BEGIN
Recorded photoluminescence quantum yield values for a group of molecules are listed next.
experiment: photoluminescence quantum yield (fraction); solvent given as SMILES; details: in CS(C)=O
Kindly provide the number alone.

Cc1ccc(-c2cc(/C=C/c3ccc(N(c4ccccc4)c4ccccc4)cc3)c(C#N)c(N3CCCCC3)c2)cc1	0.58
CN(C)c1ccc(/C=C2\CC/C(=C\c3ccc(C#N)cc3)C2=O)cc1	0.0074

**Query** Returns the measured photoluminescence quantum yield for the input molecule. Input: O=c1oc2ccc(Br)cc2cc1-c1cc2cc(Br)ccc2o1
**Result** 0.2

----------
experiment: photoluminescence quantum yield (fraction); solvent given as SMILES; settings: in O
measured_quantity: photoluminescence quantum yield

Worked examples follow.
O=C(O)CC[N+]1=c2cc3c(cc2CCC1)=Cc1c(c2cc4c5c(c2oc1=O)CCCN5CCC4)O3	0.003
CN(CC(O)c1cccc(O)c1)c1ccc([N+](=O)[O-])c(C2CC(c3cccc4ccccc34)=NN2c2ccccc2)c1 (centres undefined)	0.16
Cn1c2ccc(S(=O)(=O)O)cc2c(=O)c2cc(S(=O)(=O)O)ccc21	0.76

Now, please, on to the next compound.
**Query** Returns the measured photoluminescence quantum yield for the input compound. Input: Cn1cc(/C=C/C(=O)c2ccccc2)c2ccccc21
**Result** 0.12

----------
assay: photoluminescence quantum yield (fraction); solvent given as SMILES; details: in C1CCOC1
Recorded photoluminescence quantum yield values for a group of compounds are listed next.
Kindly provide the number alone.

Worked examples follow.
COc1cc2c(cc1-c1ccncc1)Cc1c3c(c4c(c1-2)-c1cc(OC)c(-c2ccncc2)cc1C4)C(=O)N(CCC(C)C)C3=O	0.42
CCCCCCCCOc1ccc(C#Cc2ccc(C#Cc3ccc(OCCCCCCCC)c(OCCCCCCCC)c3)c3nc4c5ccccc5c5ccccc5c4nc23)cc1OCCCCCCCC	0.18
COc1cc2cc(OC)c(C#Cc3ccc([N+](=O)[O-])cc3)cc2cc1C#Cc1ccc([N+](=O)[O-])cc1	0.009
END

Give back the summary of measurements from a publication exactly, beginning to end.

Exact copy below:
Recorded photoluminescence quantum yield values for a group of molecules are listed next.
experiment: photoluminescence quantum yield (fraction); solvent given as SMILES; details: in CS(C)=O
Kindly provide the number alone.

Cc1ccc(-c2cc(/C=C/c3ccc(N(c4ccccc4)c4ccccc4)cc3)c(C#N)c(N3CCCCC3)c2)cc1	0.58
CN(C)c1ccc(/C=C2\CC/C(=C\c3ccc(C#N)cc3)C2=O)cc1	0.0074

**Query** Returns the measured photoluminescence quantum yield for the input molecule. Input: O=c1oc2ccc(Br)cc2cc1-c1cc2cc(Br)ccc2o1
**Result** 0.2

----------
experiment: photoluminescence quantum yield (fraction); solvent given as SMILES; settings: in O
measured_quantity: photoluminescence quantum yield

Worked examples follow.
O=C(O)CC[N+]1=c2cc3c(cc2CCC1)=Cc1c(c2cc4c5c(c2oc1=O)CCCN5CCC4)O3	0.003
CN(CC(O)c1cccc(O)c1)c1ccc([N+](=O)[O-])c(C2CC(c3cccc4ccccc34)=NN2c2ccccc2)c1 (centres undefined)	0.16
Cn1c2ccc(S(=O)(=O)O)cc2c(=O)c2cc(S(=O)(=O)O)ccc21	0.76

Now, please, on to the next compound.
**Query** Returns the measured photoluminescence quantum yield for the input compound. Input: Cn1cc(/C=C/C(=O)c2ccccc2)c2ccccc21
**Result** 0.12

----------
assay: photoluminescence quantum yield (fraction); solvent given as SMILES; details: in C1CCOC1
Recorded photoluminescence quantum yield values for a group of compounds are listed next.
Kindly provide the number alone.

Worked examples follow.
COc1cc2c(cc1-c1ccncc1)Cc1c3c(c4c(c1-2)-c1cc(OC)c(-c2ccncc2)cc1C4)C(=O)N(CCC(C)C)C3=O	0.42
CCCCCCCCOc1ccc(C#Cc2ccc(C#Cc3ccc(OCCCCCCCC)c(OCCCCCCCC)c3)c3nc4c5ccccc5c5ccccc5c4nc23)cc1OCCCCCCCC	0.18
COc1cc2cc(OC)c(C#Cc3ccc([N+](=O)[O-])cc3)cc2cc1C#Cc1ccc([N+](=O)[O-])cc1	0.009